The major obstacle is the tight supply of 155 mm artillery ammunition. The DOD has been aware of this issue for at least six months and taken steps to increase production. Nevertheless, the increased production will take months to come online and still will not fully cover the current artillery expenditure rates. Encouraging NATO countries and other close allies to provide stocks would help, and the United States has been pursuing this effort aggressively.
Even if the supply of ammunition is constrained, providing more howitzers is worthwhile. Ukraine will need to replace ongoing artillery losses in a war that now looks to last many months, if not years. Better to get ahead of combat losses than always be playing catchup. Additional howitzers would also allow the creation of equipment pools for maintenance and training, so these activities do not reduce the number of systems available to combat units. Finally, by expanding the number of shooters across the front and covering more sectors, more howitzers means that more high-priority targets could be engaged with the same number of projectiles.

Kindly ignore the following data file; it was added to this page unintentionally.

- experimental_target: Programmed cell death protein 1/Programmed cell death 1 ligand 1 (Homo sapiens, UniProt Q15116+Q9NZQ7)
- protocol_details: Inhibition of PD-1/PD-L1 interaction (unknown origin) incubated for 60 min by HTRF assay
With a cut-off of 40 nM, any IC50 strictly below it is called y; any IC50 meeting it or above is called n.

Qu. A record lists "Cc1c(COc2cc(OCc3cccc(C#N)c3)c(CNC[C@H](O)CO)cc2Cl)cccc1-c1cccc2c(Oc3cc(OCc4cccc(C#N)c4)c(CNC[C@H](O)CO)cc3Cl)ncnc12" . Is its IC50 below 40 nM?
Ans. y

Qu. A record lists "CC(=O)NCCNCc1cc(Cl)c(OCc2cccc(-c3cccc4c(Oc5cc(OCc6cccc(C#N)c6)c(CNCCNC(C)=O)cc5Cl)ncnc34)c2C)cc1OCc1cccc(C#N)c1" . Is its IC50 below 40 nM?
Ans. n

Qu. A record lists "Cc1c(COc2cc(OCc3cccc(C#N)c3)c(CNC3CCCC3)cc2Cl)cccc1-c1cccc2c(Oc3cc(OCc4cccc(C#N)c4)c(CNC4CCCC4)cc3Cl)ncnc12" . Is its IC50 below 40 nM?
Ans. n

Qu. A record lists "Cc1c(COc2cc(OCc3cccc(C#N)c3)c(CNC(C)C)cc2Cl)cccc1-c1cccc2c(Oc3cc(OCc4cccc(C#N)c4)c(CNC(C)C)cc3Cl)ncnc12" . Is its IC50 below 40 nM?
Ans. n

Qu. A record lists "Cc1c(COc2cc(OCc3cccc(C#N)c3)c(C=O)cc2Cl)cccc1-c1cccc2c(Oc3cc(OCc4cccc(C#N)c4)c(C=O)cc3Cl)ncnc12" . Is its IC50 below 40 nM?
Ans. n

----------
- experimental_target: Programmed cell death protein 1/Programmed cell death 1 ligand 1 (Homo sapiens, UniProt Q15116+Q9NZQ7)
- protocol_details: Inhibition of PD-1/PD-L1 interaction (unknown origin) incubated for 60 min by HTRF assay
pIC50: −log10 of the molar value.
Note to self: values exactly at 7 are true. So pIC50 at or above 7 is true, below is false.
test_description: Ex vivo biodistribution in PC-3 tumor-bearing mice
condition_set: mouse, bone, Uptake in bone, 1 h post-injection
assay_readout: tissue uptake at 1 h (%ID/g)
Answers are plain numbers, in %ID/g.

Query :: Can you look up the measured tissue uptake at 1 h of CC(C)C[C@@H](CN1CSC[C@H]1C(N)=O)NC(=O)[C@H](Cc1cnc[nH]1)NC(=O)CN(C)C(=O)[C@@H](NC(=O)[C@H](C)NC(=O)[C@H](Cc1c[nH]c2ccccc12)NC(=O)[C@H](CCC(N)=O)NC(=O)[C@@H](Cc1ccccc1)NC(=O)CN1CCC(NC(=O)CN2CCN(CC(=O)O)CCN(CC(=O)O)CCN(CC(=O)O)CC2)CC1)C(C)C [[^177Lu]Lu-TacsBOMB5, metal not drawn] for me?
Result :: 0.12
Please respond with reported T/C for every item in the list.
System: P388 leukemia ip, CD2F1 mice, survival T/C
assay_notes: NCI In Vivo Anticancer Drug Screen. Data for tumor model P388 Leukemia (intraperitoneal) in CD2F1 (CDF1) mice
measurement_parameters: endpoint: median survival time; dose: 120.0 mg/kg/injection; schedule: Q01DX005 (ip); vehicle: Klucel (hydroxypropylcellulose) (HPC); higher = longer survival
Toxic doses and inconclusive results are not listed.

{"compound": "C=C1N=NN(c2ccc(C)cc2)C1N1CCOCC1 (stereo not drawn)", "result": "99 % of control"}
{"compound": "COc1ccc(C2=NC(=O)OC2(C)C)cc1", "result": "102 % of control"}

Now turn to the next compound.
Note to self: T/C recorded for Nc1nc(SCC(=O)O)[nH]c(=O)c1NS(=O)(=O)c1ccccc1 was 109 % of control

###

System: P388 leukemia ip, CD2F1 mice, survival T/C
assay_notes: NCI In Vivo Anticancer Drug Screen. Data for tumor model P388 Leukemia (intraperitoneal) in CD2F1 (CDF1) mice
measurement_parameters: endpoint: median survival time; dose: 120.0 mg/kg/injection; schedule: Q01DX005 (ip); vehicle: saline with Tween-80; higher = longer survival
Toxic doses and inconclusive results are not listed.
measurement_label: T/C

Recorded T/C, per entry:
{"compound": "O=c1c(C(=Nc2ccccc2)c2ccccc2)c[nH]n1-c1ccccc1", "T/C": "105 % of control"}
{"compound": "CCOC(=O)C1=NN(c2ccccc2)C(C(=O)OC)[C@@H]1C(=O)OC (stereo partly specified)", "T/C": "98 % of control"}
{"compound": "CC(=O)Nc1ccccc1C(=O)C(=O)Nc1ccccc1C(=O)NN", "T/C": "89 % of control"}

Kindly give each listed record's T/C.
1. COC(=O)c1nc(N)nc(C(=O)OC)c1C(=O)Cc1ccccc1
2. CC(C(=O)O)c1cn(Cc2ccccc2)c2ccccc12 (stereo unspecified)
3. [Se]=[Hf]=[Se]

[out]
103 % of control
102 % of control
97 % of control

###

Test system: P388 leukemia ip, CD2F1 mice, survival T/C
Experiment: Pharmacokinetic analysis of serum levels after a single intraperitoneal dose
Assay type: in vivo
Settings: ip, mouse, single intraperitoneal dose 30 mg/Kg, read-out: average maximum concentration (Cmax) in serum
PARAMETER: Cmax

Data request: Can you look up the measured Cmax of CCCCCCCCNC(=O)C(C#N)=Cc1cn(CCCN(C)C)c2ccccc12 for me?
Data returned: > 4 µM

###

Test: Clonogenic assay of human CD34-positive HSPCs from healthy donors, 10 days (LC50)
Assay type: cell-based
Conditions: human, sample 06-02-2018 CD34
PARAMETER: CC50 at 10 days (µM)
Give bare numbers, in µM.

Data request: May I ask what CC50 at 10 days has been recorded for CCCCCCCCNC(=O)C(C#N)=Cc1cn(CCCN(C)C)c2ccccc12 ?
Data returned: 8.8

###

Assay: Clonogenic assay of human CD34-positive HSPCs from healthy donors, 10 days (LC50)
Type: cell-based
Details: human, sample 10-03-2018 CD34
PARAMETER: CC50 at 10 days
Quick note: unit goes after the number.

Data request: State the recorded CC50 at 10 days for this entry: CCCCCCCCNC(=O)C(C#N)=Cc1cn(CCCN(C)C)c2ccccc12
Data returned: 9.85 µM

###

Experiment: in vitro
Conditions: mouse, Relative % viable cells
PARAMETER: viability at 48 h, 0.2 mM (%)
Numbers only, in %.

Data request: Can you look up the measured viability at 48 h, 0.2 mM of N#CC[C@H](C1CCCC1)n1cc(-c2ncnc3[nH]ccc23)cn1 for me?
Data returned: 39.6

Sustainable Support for Ukraine
There is still a strong bipartisan consensus to provide weapons to Ukraine. However, there are also rising concerns that over time this support will weaken U.S. capabilities by reducing the availability of equipment. Providing an effective but retired weapon like the M198 allows US support to continue without risks to U.S. military capability. That makes support sustainable both militarily and politically. It may be a model for the long-term future of military aid to Ukraine.
Mark F. Cancian is a retired Marine colonel and a senior advisor at the Center for Strategic and International Studies in Washington, D.C. James Anderson is a researcher on current military topics.